Remember, revenue and sales aren’t the same thing.
If you up the prices, there’s a chance it might have a negative impact on sales.

And with price being one of the most important factors in purchase decision making, what do you think your customers will say if you decide to up the price by 50%?

Inflation is inevitable, but there’s a fine line between increasing the price by a reasonable amount, and increasing it so much you lose some of your customers.

So how can you review your pricing to increase revenue without negatively impacting your sales?

Unfortunately, there isn’t one universal pricing method that works for all businesses looking to increase their revenue.

Instead, to find the best pricing method for your business, you need to think about the pricing in line with your brand and goals.

Ask yourself these questions:

  • Who are you targeting?
  • How much will your customers actually be willing to pay?
  • What has your pricing method been up until now?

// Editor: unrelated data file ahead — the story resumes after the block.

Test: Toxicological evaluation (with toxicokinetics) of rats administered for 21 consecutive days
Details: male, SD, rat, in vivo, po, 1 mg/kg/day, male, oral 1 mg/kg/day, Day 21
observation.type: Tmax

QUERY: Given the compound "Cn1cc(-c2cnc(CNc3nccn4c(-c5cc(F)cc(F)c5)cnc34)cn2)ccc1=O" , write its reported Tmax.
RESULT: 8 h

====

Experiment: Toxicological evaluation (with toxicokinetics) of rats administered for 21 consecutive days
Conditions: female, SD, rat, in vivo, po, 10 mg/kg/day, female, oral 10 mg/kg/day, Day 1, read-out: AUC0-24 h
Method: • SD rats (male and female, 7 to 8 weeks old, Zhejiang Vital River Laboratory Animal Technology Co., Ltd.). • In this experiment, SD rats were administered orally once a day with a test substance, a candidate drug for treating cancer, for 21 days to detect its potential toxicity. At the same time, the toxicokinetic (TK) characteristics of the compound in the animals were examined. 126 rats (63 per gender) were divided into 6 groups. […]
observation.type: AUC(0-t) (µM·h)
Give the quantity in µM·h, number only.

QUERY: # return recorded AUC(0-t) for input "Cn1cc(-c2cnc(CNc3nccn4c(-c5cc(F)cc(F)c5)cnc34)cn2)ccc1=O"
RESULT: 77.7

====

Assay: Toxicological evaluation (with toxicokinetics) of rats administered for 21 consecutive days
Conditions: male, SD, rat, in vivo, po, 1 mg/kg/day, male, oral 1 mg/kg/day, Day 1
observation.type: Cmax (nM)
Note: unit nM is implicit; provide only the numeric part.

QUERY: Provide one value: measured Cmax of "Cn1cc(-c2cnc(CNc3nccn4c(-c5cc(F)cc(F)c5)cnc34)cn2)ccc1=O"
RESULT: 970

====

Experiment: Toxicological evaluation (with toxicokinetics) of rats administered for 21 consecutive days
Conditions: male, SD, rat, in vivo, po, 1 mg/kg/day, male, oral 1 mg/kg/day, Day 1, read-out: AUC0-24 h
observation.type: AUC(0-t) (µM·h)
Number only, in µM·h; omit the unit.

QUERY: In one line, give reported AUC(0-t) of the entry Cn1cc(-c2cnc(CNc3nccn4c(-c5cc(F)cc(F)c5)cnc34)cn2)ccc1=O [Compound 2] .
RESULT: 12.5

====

• How difficult will it be to change your pricing?
  • What fixed costs do you need to be aware of?
  • Are there any pricing restrictions in place?


Once you’ve run through these, you can start to look at the best pricing method for your business, all of which will depend on the type of business you are, your position in the marketplace, and the product or service you provide.

Here are some of the most common pricing methods:

  • Competitive pricing - pricing based on what your competitors are charging.
  • Incremental increase - instead of a large increase in price, consider regularly raising your prices.
  • Value-based pricing - setting a price that the customer believes your product or service is worth.
  • Cost-plus pricing - this is probably the simplest method in the list! Simply calculate the costs you’ve spent on the product or service you’re selling, and add a mark-up.
  • Penetration pricing - set a low price to cut through a competitive marketplace and raise the price later.
  • Price skimming - setting a high price which lowers as your position in the marketplace evolves.

If you go one of the routes that involve raising your prices over time, be sure to have a clause spelled out in your contract before getting an e-signature.

3. Use the right marketing

Marketing is all about learning from past data and using it to your advantage to see what strategies and channels work best for you.